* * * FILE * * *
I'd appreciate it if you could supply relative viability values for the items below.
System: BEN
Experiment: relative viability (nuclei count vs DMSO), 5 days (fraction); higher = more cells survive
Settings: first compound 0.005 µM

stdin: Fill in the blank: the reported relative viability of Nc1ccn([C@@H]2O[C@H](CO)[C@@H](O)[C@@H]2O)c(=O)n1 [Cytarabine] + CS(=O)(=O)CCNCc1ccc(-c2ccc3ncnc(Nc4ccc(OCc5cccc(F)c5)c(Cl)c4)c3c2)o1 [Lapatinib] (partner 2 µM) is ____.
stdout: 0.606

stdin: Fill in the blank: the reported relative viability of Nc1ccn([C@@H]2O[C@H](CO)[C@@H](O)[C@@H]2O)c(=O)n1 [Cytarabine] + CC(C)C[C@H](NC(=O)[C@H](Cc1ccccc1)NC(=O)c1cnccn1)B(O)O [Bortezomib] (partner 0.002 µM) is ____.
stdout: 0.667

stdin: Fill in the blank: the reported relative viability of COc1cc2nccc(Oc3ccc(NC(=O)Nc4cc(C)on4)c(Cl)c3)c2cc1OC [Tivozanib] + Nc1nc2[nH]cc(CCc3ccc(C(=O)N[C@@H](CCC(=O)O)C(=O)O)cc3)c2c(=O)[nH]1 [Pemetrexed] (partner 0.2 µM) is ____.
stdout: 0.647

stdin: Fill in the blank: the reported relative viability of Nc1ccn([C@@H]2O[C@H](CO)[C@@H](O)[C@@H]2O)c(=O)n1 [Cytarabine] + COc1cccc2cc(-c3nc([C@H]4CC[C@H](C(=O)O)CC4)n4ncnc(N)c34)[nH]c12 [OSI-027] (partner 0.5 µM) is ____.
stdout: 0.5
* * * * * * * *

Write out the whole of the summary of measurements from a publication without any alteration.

I'd appreciate it if you could supply relative viability values for the items below.
System: BEN
Experiment: relative viability (nuclei count vs DMSO), 5 days (fraction); higher = more cells survive
Settings: first compound 0.005 µM

stdin: Fill in the blank: the reported relative viability of Nc1ccn([C@@H]2O[C@H](CO)[C@@H](O)[C@@H]2O)c(=O)n1 [Cytarabine] + CS(=O)(=O)CCNCc1ccc(-c2ccc3ncnc(Nc4ccc(OCc5cccc(F)c5)c(Cl)c4)c3c2)o1 [Lapatinib] (partner 2 µM) is ____.
stdout: 0.606

stdin: Fill in the blank: the reported relative viability of Nc1ccn([C@@H]2O[C@H](CO)[C@@H](O)[C@@H]2O)c(=O)n1 [Cytarabine] + CC(C)C[C@H](NC(=O)[C@H](Cc1ccccc1)NC(=O)c1cnccn1)B(O)O [Bortezomib] (partner 0.002 µM) is ____.
stdout: 0.667

stdin: Fill in the blank: the reported relative viability of COc1cc2nccc(Oc3ccc(NC(=O)Nc4cc(C)on4)c(Cl)c3)c2cc1OC [Tivozanib] + Nc1nc2[nH]cc(CCc3ccc(C(=O)N[C@@H](CCC(=O)O)C(=O)O)cc3)c2c(=O)[nH]1 [Pemetrexed] (partner 0.2 µM) is ____.
stdout: 0.647

stdin: Fill in the blank: the reported relative viability of Nc1ccn([C@@H]2O[C@H](CO)[C@@H](O)[C@@H]2O)c(=O)n1 [Cytarabine] + COc1cccc2cc(-c3nc([C@H]4CC[C@H](C(=O)O)CC4)n4ncnc(N)c34)[nH]c12 [OSI-027] (partner 0.5 µM) is ____.
stdout: 0.5